Photography

The Earthly Delights of Ray K. Metzker

Ray K. Metzker, Chicago, 1959
Ray K. Metzker, Chicago, 1959. Courtesy of Laurence Miller Gallery.

I’ve been writing about Ray K. Metzker’s work for over twenty years. I have by my count written more words about him than any other photographer–a fact which elates me. Seeing his recent exhibition, The Photographs of Ray K. Metzker, come to the Henry Art Gallery made me think backward. I thought I would compare my impressions of Mr. Metzker’s work from a previous time to the most recent exhibit by way of comparing two articles about him, one written in 1998, the other written after viewing the exhibit at the Henry. Part 1 follows. Part 2 will arrive next week.

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Isn’t art the need to hold, to make visible, what we believe or wish to believe? The elusive search, the frustration of incompleteness or inadequacy, the failed attempt at seeing, catching, recognizing, knowing something that points and reveals the nature or essence of our being–this attempt is an act by the artists: art is the message of that act.
–Ray Metzker

Even when dealing with serious subjects, American comics rely almost exclusively on basic linear narrative and basic sequential array. This kind of array is as old as the caves, and so is the narrative style. Comics made their formal innovations years ago. Since then, the field has remained rather static. Yet the art of photography–only fifty years older than comics–continues to produce artists who refuse not to be innovative. Using kinds of description, narrative, sequence and array that make comics look naive by comparison, their photographic work continues to push the limits of perception.

New Mexico, 1971
New Mexico, 1971

Ray Metzker has pushed limits of perception for almost forty years, and shows no signs of stopping. He has worked in the full range of black-and-white photography. He has covered the diapason, from heightened realism to extreme abstraction. He has designed book-style sequences of single images, as well as the amazing arrays of the most recent Composites series. He has done some of the most important photography that deals with the psychology of perception, yet he remains virtually unknown.

Partly this is because Mr. Metzker has no disciples. He does not have students who have modeled their work after his, as Aaron Siskind and Harry Callahan had. He has taught photography only out of financial need, and has not taught at all in many years. Nor does he have the coterie of worshippers that Minor White or Ansel Adams had. Regardless of his lack of status and notoriety, Mr. Metzker has produced beautiful, vital photographs. From his first series, The Loop, through his most recent exhibition When Darkness Reigns, Metzker has shown a truly tireless genius.

Double Frame: Philadelphia
Double Frame: Philadelphia, 1972

As Mr. Metzker once told Anne Wilkes Tucker, his work “deals with the complexity of succession and simultaneity, of collected and related moments.” This is most obvious in his highly elaborate series, Composites, but is noticeable even his subtler monographs, such as Sand Creatures. In contrast to many serial photographers influenced by the photo-essay à la Life magazine, Mr. Metzker does not tell simple stories. His photographic series purposefully avoid traditional narrative and mere description. Instead of narrative, Mr. Metzker prefers analogy. Instead of description, he prefers visual fragmentation. As Metzker said, “You have to break something down in order to have the parts synthesize. If something’s complete, there is no need to synthesize–it’s finished. In journalism the photograph is of an event, whereas in my later work, the photograph is the event.”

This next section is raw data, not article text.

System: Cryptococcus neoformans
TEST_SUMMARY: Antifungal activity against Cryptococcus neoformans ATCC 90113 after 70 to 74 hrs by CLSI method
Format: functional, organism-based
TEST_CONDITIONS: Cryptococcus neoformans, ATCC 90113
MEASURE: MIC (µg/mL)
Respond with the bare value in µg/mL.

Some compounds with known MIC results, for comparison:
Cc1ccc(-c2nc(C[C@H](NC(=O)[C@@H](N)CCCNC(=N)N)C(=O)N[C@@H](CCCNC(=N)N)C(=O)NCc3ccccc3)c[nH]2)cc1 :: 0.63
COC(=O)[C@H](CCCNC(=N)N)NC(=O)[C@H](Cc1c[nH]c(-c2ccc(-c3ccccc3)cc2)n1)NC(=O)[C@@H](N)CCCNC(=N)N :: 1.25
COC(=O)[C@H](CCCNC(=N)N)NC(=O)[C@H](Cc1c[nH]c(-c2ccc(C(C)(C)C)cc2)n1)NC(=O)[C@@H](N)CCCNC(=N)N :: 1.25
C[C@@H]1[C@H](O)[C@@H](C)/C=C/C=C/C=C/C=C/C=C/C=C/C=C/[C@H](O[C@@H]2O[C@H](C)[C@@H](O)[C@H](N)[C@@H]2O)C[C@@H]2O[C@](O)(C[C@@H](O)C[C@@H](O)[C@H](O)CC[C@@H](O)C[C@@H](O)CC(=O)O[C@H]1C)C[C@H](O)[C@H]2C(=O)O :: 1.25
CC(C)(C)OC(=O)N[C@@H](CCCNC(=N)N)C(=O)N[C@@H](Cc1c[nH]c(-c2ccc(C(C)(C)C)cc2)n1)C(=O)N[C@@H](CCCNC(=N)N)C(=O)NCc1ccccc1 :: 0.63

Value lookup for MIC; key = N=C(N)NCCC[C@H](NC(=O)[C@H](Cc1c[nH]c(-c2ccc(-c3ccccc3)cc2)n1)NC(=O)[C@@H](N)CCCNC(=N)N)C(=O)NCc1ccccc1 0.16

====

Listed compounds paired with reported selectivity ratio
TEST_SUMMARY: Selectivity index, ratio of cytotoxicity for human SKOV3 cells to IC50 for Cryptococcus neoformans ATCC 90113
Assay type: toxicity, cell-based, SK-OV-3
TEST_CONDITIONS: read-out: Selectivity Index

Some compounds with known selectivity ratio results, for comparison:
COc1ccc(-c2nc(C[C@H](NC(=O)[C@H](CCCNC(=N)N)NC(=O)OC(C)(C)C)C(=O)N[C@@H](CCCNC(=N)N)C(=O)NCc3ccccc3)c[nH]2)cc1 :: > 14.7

The photographic events that Mr. Metzker creates are astonishing. His series, Double Frame, was the beginning of a complex approach to photography. In Double Frame, he began to see the limitations of his former realistic approach. He began to see the limitations of simple printing of a single negative, and began to experiment. Finally, he hit upon the idea of using an overlapped image on the film roll, instead of a single negative. Many of the Double Frame images are uncanny and turn the familiar into the strange, but one that is especially interesting is the untitled image of Philadelphia in which an abstract form of a bridge truss overlaps with a cityscape view. Without using superimposition, the two images together disorient one’s vision. In fact, one of the pictures remains horizontal though the other lies vertically. This photography especially, I think, became the basis for the later work of Composites.

In his first Composites series, mundane subject matter acquires new meaning through Metzker’s technique. The photograph Spruce Street Boogie is an excellent example.

Spruce Street Boogie, 1966-7
Spruce Street Boogie, 1966-7

In Spruce Street Boogie, Metzker takes a simple subject and transforms it into a revelation. The photograph reminds a viewer of the liveliness that even simple objects have, but which one often overlooks through complacent familiarity. Using multiple perspectives and superimpositions, the simple pattern of an iron fence and a sidewalk becomes an energetic essay about the rhythm of the street–a true boogie, a visual equivalent of the rhythmic variation in a James P. Johnson or Meade Lux Lewis piano solo.